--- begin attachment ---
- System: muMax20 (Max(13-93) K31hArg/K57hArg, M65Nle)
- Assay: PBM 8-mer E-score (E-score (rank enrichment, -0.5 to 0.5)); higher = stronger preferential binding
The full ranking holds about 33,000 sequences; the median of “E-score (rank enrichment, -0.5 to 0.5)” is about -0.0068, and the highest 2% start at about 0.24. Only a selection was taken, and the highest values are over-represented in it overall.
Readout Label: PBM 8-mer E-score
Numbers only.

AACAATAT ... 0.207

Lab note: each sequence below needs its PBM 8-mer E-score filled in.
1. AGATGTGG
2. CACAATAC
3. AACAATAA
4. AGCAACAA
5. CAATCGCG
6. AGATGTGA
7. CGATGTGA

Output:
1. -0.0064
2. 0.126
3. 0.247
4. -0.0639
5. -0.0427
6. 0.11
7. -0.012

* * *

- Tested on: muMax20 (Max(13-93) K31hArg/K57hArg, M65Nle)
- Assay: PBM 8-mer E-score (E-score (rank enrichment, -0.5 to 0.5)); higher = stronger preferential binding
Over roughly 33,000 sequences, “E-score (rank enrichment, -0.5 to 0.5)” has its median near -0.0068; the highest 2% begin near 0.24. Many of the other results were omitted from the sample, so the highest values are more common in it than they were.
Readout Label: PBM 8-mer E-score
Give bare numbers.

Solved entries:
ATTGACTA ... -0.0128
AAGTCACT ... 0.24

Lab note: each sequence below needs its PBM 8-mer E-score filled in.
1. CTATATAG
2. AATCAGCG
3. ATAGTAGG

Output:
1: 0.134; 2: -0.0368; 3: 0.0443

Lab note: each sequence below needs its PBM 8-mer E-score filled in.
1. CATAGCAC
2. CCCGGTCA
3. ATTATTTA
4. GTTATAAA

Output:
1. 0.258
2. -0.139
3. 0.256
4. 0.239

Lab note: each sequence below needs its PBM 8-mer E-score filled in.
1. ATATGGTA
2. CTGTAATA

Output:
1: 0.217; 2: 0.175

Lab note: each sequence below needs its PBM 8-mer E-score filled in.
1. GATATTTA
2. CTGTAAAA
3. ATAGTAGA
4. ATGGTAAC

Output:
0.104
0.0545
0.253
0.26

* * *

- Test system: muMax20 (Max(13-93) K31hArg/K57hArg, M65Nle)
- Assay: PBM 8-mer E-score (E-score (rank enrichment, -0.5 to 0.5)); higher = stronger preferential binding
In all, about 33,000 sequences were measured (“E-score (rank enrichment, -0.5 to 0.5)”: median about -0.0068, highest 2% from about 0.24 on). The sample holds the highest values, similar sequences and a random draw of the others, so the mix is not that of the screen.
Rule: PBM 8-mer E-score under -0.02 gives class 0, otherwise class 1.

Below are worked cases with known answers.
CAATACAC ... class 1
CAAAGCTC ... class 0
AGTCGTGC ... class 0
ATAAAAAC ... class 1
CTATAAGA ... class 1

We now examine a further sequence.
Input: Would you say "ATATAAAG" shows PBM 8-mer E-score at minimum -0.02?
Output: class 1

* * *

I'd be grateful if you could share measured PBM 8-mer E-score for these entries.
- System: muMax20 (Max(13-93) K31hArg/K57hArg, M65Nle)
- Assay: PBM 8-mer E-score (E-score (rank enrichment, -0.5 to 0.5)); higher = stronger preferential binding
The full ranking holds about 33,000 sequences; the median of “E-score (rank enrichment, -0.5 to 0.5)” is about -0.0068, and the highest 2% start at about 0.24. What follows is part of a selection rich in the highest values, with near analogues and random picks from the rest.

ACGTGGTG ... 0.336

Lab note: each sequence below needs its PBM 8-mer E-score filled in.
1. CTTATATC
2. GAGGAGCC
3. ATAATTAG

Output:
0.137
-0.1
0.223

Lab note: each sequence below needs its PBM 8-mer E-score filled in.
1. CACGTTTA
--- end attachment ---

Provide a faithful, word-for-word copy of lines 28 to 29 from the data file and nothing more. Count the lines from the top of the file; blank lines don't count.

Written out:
Give bare numbers.

Solved entries: